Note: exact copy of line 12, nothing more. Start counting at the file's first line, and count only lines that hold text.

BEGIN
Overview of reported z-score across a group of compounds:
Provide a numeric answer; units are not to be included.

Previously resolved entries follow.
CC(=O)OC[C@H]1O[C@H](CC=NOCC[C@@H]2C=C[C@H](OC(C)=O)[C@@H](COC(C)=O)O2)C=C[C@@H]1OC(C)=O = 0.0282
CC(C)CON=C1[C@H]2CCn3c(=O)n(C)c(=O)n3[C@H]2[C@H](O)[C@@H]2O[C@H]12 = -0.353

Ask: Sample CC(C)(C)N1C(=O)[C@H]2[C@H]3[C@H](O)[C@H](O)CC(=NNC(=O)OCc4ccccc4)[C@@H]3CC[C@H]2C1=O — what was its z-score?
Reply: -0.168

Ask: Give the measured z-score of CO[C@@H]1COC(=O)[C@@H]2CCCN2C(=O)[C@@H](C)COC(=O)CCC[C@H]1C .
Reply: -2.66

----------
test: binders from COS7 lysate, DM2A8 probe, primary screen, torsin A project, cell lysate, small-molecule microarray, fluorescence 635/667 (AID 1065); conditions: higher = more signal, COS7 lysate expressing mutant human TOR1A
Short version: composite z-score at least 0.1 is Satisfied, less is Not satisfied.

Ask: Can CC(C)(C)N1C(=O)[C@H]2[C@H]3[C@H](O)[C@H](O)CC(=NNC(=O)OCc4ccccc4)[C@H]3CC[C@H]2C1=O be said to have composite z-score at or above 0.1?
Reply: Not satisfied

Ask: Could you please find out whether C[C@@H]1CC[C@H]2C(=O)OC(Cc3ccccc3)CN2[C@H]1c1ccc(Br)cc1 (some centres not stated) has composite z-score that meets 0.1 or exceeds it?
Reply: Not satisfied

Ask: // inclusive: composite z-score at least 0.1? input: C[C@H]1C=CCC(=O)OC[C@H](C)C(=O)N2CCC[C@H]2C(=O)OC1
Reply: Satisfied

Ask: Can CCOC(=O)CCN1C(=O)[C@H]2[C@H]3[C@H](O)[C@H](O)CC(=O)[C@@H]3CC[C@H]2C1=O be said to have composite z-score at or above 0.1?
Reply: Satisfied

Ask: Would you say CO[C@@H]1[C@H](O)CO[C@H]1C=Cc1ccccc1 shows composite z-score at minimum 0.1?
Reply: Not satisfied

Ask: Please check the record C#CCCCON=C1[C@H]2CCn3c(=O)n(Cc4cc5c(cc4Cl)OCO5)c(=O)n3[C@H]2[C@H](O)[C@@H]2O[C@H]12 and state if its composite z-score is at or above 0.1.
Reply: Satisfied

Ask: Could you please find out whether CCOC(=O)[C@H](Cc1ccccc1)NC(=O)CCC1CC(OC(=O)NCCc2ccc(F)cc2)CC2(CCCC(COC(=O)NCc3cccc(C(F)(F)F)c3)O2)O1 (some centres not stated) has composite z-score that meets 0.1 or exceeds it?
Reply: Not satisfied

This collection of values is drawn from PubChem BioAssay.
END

Short version: composite z-score at least 0.1 is Satisfied, less is Not satisfied.